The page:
4. empty terrain waiting for redevelopment - Expo 2010 Shanghai (photo Harry).JPG

‘4. empty terrain waiting for redevelopment - Expo 2010 Shanghai (photo Harry).JPG’

Empty terrain waiting for redevelopment - Expo 2010 Shanghai 

The plans to reuse the Expo site are ambitious. However, due to unfavorable real estate prices the site has not yet been taken in redevelopment. The central park is framed by walls and hardly accessible. Also the Expo Village, built to house some 10,000 officials and journalists during the event is still mainly empty since the closing day, on a prime location at the riverside! Even the so-called Urban Best Practice Area, supposed to be transformed into a “creative cluster”, is mainly deserted, although since last year a regeneration process started and several new restaurants and coffeehouses opened their doors here, though without many visitors which is worrisome on such a prime location.

One positive exemption is the Power Station of Art, a former power plant that houses one of China’s most avant-garde museums. Most other buildings are already demolished, and on the south bank of the river a high-density quadrant of office towers appeared since more than a year ago, though still without many users.

reused powerplant with well visited high-end art exhibits - Expo 2010 Shanghai (photo Harry)

‘reused powerplant with well visited high-end art exhibits - Expo 2010 Shanghai (photo Harry)’

Power Station of Art - reused powerplant with well visited high-end art exhibits - Expo 2010 Shanghai

So, more than 7 years after the event the promises are not yet fully realized and it seems that this will not change soon due to problems with land properties (partly navy owned) and fluctuating property prices. More than five square kilometers of emptiness in the middle of Shanghai obviously doesn’t contribute to a ‘better city’. Meanwhile on the surrounding countryside huge amounts of residential and commercial buildings are sprawling. Nevertheless this does not mean that Shanghai’s miraculous investment in a good public transport system is a very positive sample for other megacities. The Expo 2010 played an important role in this. In Shanghai, where before 1995 no metro drove, today a highly advanced network surpasses London and Tokyo. Also the riverbanks are currently under redevelopment with additional attractive public spaces, as a spin-off of Expo, but still fragmented and limited accessible for the time being.


Urbanization is often accompanied by formalization. In Beijing and Shanghai, respectively, during the preparations for the Olympics and the Expo, a lot of informality has disappeared from the streets, with negative impact on the lively urbanity, and a decrease of local identity for the city. Hanging the laundry outside is more durable than using a dryer. It also gives charm to the scene. The city council thought otherwise. Similarly, many traditional and informal street activities became under ban, a process that is continuing until today. Because both cities wanted to show the world to be “civilized” and modern, according to the then (and now) local government, there was (and is) no place for informality. Through media campaigns, new urbanites were ‘learned’ how one should behave. Even the Shanghainese tradition of wearing pajama’s on the street was temporary banned.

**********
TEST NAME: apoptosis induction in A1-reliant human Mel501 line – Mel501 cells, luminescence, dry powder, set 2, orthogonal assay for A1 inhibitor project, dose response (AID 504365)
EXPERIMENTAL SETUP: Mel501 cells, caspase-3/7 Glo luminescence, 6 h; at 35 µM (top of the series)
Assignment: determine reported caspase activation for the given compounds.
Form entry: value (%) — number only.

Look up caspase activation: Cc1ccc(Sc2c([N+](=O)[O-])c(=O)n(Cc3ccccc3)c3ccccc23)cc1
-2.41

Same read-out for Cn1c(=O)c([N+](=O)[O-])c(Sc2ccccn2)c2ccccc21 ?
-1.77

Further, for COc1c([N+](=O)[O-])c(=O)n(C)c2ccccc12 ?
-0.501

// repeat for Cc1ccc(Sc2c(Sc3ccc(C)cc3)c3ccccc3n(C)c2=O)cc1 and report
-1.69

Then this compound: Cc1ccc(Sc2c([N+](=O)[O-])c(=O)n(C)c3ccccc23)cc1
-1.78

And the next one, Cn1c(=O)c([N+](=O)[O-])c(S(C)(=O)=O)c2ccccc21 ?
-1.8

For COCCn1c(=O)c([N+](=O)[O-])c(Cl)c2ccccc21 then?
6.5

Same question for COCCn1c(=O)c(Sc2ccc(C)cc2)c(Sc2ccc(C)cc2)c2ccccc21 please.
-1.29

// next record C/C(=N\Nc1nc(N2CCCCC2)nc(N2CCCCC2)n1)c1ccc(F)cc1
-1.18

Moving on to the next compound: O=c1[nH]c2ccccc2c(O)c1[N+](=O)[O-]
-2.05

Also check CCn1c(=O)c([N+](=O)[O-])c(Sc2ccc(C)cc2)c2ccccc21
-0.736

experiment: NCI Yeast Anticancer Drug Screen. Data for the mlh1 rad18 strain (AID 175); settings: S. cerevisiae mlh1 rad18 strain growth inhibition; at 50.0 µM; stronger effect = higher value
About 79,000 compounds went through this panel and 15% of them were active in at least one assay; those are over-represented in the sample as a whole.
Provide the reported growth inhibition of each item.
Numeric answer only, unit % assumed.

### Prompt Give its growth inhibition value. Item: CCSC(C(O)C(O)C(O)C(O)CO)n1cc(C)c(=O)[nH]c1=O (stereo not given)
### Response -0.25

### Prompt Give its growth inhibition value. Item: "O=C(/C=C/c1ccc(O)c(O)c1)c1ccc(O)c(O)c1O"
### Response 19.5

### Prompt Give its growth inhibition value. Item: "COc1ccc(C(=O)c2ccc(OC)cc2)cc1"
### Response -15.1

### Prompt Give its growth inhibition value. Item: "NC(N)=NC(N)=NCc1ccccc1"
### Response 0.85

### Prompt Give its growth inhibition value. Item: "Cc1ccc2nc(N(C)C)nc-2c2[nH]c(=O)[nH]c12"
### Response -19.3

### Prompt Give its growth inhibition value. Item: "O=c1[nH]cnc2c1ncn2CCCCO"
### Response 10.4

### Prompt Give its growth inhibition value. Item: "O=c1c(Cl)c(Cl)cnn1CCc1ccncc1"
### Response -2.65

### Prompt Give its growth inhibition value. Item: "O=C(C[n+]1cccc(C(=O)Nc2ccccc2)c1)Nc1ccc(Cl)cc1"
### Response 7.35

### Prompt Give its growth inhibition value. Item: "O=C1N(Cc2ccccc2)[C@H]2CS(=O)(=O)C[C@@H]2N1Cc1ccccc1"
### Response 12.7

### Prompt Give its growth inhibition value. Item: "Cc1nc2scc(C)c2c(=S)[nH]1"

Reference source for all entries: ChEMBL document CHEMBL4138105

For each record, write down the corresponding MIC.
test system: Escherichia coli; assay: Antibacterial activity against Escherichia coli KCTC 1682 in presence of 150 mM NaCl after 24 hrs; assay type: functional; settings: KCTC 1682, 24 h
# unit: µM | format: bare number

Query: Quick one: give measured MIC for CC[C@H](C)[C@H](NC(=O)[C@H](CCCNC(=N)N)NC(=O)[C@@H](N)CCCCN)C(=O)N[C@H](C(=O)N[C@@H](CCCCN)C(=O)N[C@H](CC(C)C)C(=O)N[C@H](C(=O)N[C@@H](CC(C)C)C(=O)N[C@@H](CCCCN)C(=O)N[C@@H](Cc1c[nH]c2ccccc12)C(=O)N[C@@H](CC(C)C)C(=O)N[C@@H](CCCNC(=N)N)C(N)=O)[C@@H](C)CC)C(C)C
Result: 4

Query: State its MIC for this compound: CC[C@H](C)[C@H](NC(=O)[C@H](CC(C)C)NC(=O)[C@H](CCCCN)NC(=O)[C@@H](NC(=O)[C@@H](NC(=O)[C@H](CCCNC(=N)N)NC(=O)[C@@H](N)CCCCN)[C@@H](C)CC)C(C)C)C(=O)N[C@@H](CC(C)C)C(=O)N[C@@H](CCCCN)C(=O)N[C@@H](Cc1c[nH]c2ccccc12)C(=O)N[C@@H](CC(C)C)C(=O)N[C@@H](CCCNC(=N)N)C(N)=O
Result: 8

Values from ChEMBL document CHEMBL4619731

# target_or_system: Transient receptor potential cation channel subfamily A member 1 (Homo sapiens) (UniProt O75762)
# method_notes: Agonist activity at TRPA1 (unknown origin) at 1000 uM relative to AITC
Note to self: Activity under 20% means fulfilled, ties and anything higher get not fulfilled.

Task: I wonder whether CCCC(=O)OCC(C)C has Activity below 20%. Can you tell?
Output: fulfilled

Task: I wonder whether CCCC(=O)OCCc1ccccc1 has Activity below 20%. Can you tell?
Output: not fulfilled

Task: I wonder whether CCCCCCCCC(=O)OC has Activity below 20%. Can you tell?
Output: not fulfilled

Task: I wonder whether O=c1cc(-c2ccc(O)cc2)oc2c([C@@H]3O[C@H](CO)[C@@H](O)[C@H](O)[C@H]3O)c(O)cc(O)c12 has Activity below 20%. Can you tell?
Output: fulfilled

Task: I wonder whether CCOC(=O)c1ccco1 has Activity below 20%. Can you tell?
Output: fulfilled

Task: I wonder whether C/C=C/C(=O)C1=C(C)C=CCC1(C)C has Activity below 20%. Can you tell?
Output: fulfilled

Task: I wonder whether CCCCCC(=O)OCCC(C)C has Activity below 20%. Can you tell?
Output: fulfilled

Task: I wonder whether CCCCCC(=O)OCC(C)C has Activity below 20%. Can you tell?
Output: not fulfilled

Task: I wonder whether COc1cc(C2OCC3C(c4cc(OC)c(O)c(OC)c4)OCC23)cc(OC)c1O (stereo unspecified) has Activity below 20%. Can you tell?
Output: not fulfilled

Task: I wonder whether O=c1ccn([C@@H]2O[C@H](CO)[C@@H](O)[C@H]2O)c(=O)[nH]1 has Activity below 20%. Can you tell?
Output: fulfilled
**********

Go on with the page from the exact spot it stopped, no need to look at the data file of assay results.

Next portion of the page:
5. New CBD under construction - Expo 2010 Shanghai (photo Harry).JPG

‘5. New CBD under construction - Expo 2010 Shanghai (photo Harry).JPG’

New CBD under construction - Expo 2010 Shanghai 

Other mega events in Chinese cities show similar tendencies. Especially during hosting the G20 in Hangzhou (Zhejiang), urban life became formalized and controlled during the event itself, but also with some consequences for the post-event phase. In Guangzhou (Guangdong) the 2010 Asian Games played a major role in creating a new CBD core area for the city. Also in Hangzhou (Zhejiang) the 2022 edition of the Asian Games will play a similar role. The recent trend however is that many CBD’s are running empty and big companies like Alibaba (China’s leading e-commerce company) choose suburban locations for their headquarters.

Obviously hosting a mega-event is very good for a city as a brand. But for the continuous vitality of the host city in the post-event phase it requires thorough planning and long-term consideration. This is often missing with a range off consequences, economically, but also consequences for the daily life of its citizens. In the race towards modernization especially Chinese cities, which exceed in scale and development speed, need urgently more thorough and resilient planning principles to be able to sustain on the long run. Otherwise the short-term success of a mega event could easily result in future urban headaches.

[1] Van Vrijaldenhoven, Tim (2007) Reaching Beyond the Gold. Rotterdam: 010 Publishers.
[2] Interview by author with local planning officials involved in the master plan for the Beijing Olympics 2008, in: de Architect, July 2008
[3] Interview by Harry den Hartog with local planning officials involved in the master plan for Expo 2010 Shanghai, in: de Architect, May 2010.

Photos: Harry den Hartog

ArchiNed also made a short video about Shanghai’s World Expo 2010, which can be seen here.

Praktijkcongres 2017

De praktijk en kennis van gebiedsontwikkeling is grensoverschrijdend. Daarom stellen we ons tijdens het praktijkcongres 2017 de vraag: Gebiedsontwikkeling, doen ze dat in het buitenland? Hoe gaan overheden en markt elders met de grote opgaven van deze tijd om en wat kunnen we daarvan leren? Best practices, reflecties, praktijkkennis en inspiratie. Dat alles op één dag!

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Cover: ‘3. underutilised waterfront Huangpu River- Expo 2010 Shanghai (photo Harry).JPG’

harry den hartog

Door Harry den Hartog

Founder, Urban Designer & Researcher at Urban Language